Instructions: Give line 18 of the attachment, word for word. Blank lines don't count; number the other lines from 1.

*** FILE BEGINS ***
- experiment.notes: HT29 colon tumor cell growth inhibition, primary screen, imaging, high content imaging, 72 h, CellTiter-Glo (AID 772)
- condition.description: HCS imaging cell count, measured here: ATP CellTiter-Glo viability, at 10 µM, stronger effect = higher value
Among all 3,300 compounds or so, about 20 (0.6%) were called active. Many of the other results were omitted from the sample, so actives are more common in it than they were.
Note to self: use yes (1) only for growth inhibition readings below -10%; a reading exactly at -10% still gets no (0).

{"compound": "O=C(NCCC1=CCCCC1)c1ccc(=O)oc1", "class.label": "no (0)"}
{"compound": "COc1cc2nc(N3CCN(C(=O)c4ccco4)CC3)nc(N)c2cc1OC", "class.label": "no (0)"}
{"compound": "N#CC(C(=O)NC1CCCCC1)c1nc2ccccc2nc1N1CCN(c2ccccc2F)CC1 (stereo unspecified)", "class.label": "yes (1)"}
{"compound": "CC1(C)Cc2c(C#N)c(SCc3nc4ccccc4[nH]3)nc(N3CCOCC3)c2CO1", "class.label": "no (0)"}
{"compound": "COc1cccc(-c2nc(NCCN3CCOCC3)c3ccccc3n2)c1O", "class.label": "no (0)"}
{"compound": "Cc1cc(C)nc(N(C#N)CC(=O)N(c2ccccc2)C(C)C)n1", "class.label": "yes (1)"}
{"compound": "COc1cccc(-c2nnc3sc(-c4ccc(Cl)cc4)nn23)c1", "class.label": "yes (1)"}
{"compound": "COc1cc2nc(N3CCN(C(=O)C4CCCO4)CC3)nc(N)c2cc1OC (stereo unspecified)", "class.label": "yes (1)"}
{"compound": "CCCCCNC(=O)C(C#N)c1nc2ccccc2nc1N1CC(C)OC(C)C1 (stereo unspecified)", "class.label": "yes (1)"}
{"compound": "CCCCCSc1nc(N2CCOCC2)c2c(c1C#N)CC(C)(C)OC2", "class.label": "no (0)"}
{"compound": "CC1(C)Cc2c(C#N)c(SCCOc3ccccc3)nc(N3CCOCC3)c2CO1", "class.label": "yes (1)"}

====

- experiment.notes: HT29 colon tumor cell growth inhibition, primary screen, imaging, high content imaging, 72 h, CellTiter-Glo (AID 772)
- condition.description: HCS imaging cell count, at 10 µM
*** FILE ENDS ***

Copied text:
- condition.description: HCS imaging cell count, at 10 µM